Visiting a Bridal Shop
It goes without saying that every dress needs alterations. Not one woman is the same shape, so it will always take a few tweaks here and there to get everything perfect. For example, if you’ve got a large bust and narrow waist, your dress is going to have to be fitted more precisely to your frame.
Alterations can be as simple as taking in the waist a bit and shortening the hem, or as detailed as shortening the sleeves, taking in the bodice, or adding lace and beads. You will probably have at least two or three fittings, which you’ll schedule with the stockist when you purchase your dress; more may be necessary, so leave ample time before the wedding.
Your first fitting usually takes place about six weeks before your wedding day. Just as when you were shopping, it’s a good idea to bring one like-minded friend or family member along for advice (too many people will only confuse things). Before you go, decide which accessories you want to wear with your dress, and buy or order them so you can bring them along and see how everything looks together.
For your purposes, the first fitting is to ensure two main things: that your gown is the right size, colour, and design (neckline, train, sleeves and so on); and that the person from the shop looking after you (we’ll call her the ‘Seamstress’ for arguments sake) knows what she’s doing. A Seamstress will most likely have an assistant (who could be the shop salesperson or a simply another member of staff) who helps you get into your gown. The seamstress should then begin looking for places where your dress needs to be taken in, let out, shortened, lengthened or otherwise altered – hence the term ‘fitting’!
Getting a feel (for the dress)…
While she (or he) is busy fitting your wedding dress, take a close look at the way the material falls, how the waist feels, how the chest area fits, and so on. Is there any funny puckering, bunching or bulging? Look closely at the stitching, embroidery, or beading. Does everything seem well sewn? Look in the three-way mirrors to view all angles, and ask “Does my bum look big in this?” of course! Speak up if you see anything you don’t like – or forever hold your peace. This is your time to be demanding.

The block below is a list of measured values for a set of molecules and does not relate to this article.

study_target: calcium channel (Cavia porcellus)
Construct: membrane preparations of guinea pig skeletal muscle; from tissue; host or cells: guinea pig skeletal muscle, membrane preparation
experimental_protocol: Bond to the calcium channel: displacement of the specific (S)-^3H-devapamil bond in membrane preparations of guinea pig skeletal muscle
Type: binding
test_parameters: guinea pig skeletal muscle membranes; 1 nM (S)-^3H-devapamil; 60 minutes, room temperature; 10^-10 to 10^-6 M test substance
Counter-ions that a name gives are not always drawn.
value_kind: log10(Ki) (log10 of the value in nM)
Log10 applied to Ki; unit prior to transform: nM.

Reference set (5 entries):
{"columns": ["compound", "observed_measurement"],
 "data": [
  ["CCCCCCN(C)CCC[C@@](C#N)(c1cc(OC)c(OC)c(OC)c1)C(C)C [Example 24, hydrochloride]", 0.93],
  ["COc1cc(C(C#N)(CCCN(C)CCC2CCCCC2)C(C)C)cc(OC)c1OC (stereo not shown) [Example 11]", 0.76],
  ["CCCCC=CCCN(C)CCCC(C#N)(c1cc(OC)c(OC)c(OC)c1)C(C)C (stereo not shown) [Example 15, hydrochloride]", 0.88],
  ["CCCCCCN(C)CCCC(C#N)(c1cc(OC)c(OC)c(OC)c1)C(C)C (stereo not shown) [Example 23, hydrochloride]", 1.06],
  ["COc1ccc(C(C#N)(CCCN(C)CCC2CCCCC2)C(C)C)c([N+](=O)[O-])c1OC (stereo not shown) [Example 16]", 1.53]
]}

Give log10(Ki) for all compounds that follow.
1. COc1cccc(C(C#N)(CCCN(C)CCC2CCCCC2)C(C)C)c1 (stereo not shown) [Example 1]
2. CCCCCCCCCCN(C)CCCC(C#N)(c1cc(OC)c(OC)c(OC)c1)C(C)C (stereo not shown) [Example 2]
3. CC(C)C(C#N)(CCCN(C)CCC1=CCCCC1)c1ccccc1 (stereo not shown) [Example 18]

The Seamstress should be able to tell you why each problem exists, and what can be done to fix it. Don’t expect miracles, however, as there may be certain circumstances that simply aren’t possible. This is why trying on the dress is so important: you’ll get a really good idea of what you will have for the big day. But you are also paying lots of money for this gown, and it is your prerogative to have as many fittings as it takes to get the perfect fit. Oh, and on that note, don’t forget to schedule your next fitting before you leave the shop!
Your second fitting should take place about a month before your wedding. Bring along your foundation garments, bridal shoes, jewellery, and any accessories you plan to wear on your big day. And if you’re not quite sure which accessories to wear, bring along a Polaroid camera as well, so you can see how each option looks with your dress.
In addition, you’ll want to make sure all your concerns from the first fitting have been addressed and fixed. Then start walking around the shop. Can you move comfortably in your gown? Does it stay in one place as you move? Is there any obvious wrinkling, bunching or pulling of material? If you have a full-length dress, you’ll also want to make sure your hem skims the tops of your wedding shoes.
Once again, don’t be afraid to speak up if you see something that doesn’t look right. If there is a problem, continue to schedule fittings until you are completely satisfied.
When the day of your final fitting arrives, if appropriate (and if they haven’t seen it yet), get your chief bridesmaid and mum to come along so they can learn about your dress. Does it need bustling? If so – ask the assistant to teach them how to do it. Does it have complicated straps or buttons? Ditto. Also, now’s the time to find out how to get rid of last-minute wrinkles (in your dress, not your face!) – should you use an iron? On what setting? Is steaming a better option? And what if you spill something on the gown? Are there certain products you should/shouldn’t use?
When your final fitting is complete, schedule a date and time within two weeks of your wedding to pick up your gown. When that day arrives, try your gown on one last time, especially if it’s been a while since your last fitting. We all know the ways stress affects out appetites, and you don’t want any last minute surprises.